> Our current assertion is that neural networks basically replicate the brain's function

come on, that's hyperbole

Or, at the very least, the next epiphany need not be human-designed. Just train a neural network in the art of creating AI paradigms and implementations that can do general purpose AI. Once that's "milked", the era of human technological evolution is finished.

I don't want to be mean, but that's like saying you'll train a magic neural net with the mystical flavour of unicorn tears and then the era of making rainbows out of them will be finished. Or something.

I mean, come on- "the art of creating AI paradigms"? What is that even? You're going to find data on this, where, and train on it, how, exactly?

Sorry to take this out on you but the level of hand-waving and magical thinking is reaching critical mass lately, and it's starting to obscure the significance of the AlphaGo achievement.

Edit: not to mention, the crazy hype surrounding ANNs in the popular press (not least because it's the subject of SF stories, like someone notes above) risks killing nascent ideas and technologies that may well have the potential to be the next big breakthrough. If we end up to the point where everyone thinks all our AI problems are solved, if we just throw a few more neural layers to them, then we're in trouble. Hint: because they're not.

I totally see your point and my purpose is definitely not to be alarmist and sound the alarm that skynet is about to come out of AlphaGo or some other equivalent neural net. But I think the opposite attitude is also false.

As others have pointed out, we don't really know how the brain works. Neural nets represent one of our best attempts to model brains. Whether or not it's good enough to create real intelligence is completely unknown. Maybe it is, maybe it's not.

Intelligence appears to be an emergent property and we don't know the circumstances under which it emerges. It could come out of a neural network. Or maybe it could not. The only way we'll find out is by trying to make it happen.

Taking a position that neural networks cannot ever result in strong AI is as blind as taking a position that they must.

This is Hacker News, not a mass newspaper, so I think we can take the more nuanced and complex view here.

>> Neural nets represent one of our best attempts to model brains.

See now that's one of the misconceptions. ANNs are not modelled on the brain, not anymore and not ever since the poor single-layer Perceptron which itself was modelled after an early model of neuronal activation. What ANNs really are is algorithms for optimising systems of functions. And that includes things like Support Vector Machines and Radial Basis Function networks that don't even fit in the usual multi-layer network diagram particularly well.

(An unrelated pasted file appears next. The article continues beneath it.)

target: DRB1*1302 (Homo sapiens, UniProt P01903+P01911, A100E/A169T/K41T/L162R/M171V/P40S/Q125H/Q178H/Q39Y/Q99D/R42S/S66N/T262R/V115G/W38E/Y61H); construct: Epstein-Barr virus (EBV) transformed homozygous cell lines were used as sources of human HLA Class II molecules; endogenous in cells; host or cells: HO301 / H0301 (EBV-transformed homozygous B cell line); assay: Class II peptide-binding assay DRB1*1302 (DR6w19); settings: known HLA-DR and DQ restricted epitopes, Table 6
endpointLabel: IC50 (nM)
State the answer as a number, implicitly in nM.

It's unfortunate that this sort of language and imagery is still used abundantly, by people who should know better no less, but I guess "it's an artificial brain" sounds more magical than "it's function optimisation". You shouldn't let it mislead you though.

>> Taking a position that neural networks cannot ever result in strong AI is as blind as taking a position that they must.

I don't agree. It's a subject that's informed by a solid understanding of the fundamental concepts - function optimisation, again. There's uncertainty because there's theoretical limits that are hard to test, frex the fact that multi-layer perceptrons with three neural layers can learn any function given a sufficient number of inputs, or on the opposite side, that non-finite languages are _not_ learnable in the limit (not ANN-specific but limiting what any algorithm can learn) etc. But the arguments on either side are, well, arguments. Nobody is being "blind". People defend their ideas, is all.

Convolutional neural nets are the most accurate model of the ventral stream, numerically speaking. See work by Yamins, DiCarlo etc.

We don't really know how AI works either. NNs (for example) do stuff, and sometimes it's hard to see why.

>Taking a position that neural networks cannot ever result in strong AI is as blind as taking a position that they must.

Not really. Right now it's taking the position that there is no practical path that anyone can imagine from a go-bot, which is working in a very restricted problem space, to a magical self-improving AI-squared god-bot, which would be working in a problem space with a completely unknown shape, boundaries, and inner properties.

Meta-AI isn't even a thing yet. There are some obvious things that could be tried - like trying to evolve a god-bot out of a gigantic pre-Cambrian soup of micro-bots where each bot is a variation on one of the many possible AI implementations - but at the moment basic AI is too resource intensive to make those kinds of experiments a possibility.

And there's no guarantee anything we can think of today will work.

That sounds like a bad idea.

It's the core idea of AI, the primary reason why it is suspected that developing strong AI will inevitably lead to the end of the human era of evolution.